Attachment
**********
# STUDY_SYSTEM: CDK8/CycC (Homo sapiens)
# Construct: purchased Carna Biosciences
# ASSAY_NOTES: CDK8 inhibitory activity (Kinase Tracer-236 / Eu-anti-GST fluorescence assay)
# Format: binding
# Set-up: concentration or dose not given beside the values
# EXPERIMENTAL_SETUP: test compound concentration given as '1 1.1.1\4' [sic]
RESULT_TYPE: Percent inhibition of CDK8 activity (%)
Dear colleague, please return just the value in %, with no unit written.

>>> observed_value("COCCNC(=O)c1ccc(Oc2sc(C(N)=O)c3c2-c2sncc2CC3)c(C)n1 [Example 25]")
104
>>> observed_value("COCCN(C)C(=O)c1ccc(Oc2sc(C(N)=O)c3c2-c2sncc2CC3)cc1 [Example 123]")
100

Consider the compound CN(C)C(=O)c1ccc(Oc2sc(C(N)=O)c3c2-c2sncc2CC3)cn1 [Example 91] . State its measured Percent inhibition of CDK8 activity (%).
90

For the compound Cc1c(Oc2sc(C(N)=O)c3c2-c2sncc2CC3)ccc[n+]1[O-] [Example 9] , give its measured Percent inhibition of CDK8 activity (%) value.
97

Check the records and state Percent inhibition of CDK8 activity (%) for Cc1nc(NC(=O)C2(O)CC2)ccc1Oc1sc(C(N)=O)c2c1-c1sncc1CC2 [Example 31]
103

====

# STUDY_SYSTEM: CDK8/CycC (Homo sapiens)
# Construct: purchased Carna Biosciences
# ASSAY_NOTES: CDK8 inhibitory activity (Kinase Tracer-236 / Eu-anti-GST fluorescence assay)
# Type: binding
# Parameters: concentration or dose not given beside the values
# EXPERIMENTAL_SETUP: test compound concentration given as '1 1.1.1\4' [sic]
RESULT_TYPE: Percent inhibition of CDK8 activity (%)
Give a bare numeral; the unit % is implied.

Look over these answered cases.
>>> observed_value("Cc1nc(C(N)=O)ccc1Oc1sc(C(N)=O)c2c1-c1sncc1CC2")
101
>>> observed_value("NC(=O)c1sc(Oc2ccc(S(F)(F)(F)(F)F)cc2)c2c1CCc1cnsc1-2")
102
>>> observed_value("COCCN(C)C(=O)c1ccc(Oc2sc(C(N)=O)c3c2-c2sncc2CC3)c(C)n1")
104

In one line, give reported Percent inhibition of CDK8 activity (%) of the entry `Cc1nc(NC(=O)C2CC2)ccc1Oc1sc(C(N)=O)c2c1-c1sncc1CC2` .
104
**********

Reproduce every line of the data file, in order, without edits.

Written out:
# STUDY_SYSTEM: CDK8/CycC (Homo sapiens)
# Construct: purchased Carna Biosciences
# ASSAY_NOTES: CDK8 inhibitory activity (Kinase Tracer-236 / Eu-anti-GST fluorescence assay)
# Format: binding
# Set-up: concentration or dose not given beside the values
# EXPERIMENTAL_SETUP: test compound concentration given as '1 1.1.1\4' [sic]
RESULT_TYPE: Percent inhibition of CDK8 activity (%)
Dear colleague, please return just the value in %, with no unit written.

>>> observed_value("COCCNC(=O)c1ccc(Oc2sc(C(N)=O)c3c2-c2sncc2CC3)c(C)n1 [Example 25]")
104
>>> observed_value("COCCN(C)C(=O)c1ccc(Oc2sc(C(N)=O)c3c2-c2sncc2CC3)cc1 [Example 123]")
100

Consider the compound CN(C)C(=O)c1ccc(Oc2sc(C(N)=O)c3c2-c2sncc2CC3)cn1 [Example 91] . State its measured Percent inhibition of CDK8 activity (%).
90

For the compound Cc1c(Oc2sc(C(N)=O)c3c2-c2sncc2CC3)ccc[n+]1[O-] [Example 9] , give its measured Percent inhibition of CDK8 activity (%) value.
97

Check the records and state Percent inhibition of CDK8 activity (%) for Cc1nc(NC(=O)C2(O)CC2)ccc1Oc1sc(C(N)=O)c2c1-c1sncc1CC2 [Example 31]
103

====

# STUDY_SYSTEM: CDK8/CycC (Homo sapiens)
# Construct: purchased Carna Biosciences
# ASSAY_NOTES: CDK8 inhibitory activity (Kinase Tracer-236 / Eu-anti-GST fluorescence assay)
# Type: binding
# Parameters: concentration or dose not given beside the values
# EXPERIMENTAL_SETUP: test compound concentration given as '1 1.1.1\4' [sic]
RESULT_TYPE: Percent inhibition of CDK8 activity (%)
Give a bare numeral; the unit % is implied.

Look over these answered cases.
>>> observed_value("Cc1nc(C(N)=O)ccc1Oc1sc(C(N)=O)c2c1-c1sncc1CC2")
101
>>> observed_value("NC(=O)c1sc(Oc2ccc(S(F)(F)(F)(F)F)cc2)c2c1CCc1cnsc1-2")
102
>>> observed_value("COCCN(C)C(=O)c1ccc(Oc2sc(C(N)=O)c3c2-c2sncc2CC3)c(C)n1")
104

In one line, give reported Percent inhibition of CDK8 activity (%) of the entry `Cc1nc(NC(=O)C2CC2)ccc1Oc1sc(C(N)=O)c2c1-c1sncc1CC2` .
104